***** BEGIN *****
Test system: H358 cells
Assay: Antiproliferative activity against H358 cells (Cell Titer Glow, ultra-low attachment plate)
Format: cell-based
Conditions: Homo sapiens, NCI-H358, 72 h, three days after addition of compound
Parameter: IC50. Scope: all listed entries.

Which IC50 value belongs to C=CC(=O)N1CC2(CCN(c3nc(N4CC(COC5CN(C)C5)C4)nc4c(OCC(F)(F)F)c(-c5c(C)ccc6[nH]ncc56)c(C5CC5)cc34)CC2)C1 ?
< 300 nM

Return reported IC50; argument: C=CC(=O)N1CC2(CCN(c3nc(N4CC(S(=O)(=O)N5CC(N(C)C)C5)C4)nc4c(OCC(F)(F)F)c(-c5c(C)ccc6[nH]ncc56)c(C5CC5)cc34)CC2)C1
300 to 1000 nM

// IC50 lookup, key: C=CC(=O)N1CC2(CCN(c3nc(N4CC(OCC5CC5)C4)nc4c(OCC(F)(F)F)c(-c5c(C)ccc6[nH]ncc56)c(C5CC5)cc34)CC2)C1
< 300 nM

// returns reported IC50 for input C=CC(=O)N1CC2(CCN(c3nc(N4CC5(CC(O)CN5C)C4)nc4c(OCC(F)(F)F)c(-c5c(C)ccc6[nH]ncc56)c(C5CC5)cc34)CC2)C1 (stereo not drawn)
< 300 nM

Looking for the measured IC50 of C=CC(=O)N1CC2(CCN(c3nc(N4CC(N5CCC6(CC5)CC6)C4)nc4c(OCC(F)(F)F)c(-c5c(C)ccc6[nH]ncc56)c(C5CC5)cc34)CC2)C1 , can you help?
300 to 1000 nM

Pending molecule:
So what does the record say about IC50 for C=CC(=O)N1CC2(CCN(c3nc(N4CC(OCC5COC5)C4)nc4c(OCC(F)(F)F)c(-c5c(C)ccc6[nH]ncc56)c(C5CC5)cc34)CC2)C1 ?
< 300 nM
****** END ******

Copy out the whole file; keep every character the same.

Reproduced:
Test system: H358 cells
Assay: Antiproliferative activity against H358 cells (Cell Titer Glow, ultra-low attachment plate)
Format: cell-based
Conditions: Homo sapiens, NCI-H358, 72 h, three days after addition of compound
Parameter: IC50. Scope: all listed entries.

Which IC50 value belongs to C=CC(=O)N1CC2(CCN(c3nc(N4CC(COC5CN(C)C5)C4)nc4c(OCC(F)(F)F)c(-c5c(C)ccc6[nH]ncc56)c(C5CC5)cc34)CC2)C1 ?
< 300 nM

Return reported IC50; argument: C=CC(=O)N1CC2(CCN(c3nc(N4CC(S(=O)(=O)N5CC(N(C)C)C5)C4)nc4c(OCC(F)(F)F)c(-c5c(C)ccc6[nH]ncc56)c(C5CC5)cc34)CC2)C1
300 to 1000 nM

// IC50 lookup, key: C=CC(=O)N1CC2(CCN(c3nc(N4CC(OCC5CC5)C4)nc4c(OCC(F)(F)F)c(-c5c(C)ccc6[nH]ncc56)c(C5CC5)cc34)CC2)C1
< 300 nM

// returns reported IC50 for input C=CC(=O)N1CC2(CCN(c3nc(N4CC5(CC(O)CN5C)C4)nc4c(OCC(F)(F)F)c(-c5c(C)ccc6[nH]ncc56)c(C5CC5)cc34)CC2)C1 (stereo not drawn)
< 300 nM

Looking for the measured IC50 of C=CC(=O)N1CC2(CCN(c3nc(N4CC(N5CCC6(CC5)CC6)C4)nc4c(OCC(F)(F)F)c(-c5c(C)ccc6[nH]ncc56)c(C5CC5)cc34)CC2)C1 , can you help?
300 to 1000 nM

Pending molecule:
So what does the record say about IC50 for C=CC(=O)N1CC2(CCN(c3nc(N4CC(OCC5COC5)C4)nc4c(OCC(F)(F)F)c(-c5c(C)ccc6[nH]ncc56)c(C5CC5)cc34)CC2)C1 ?
< 300 nM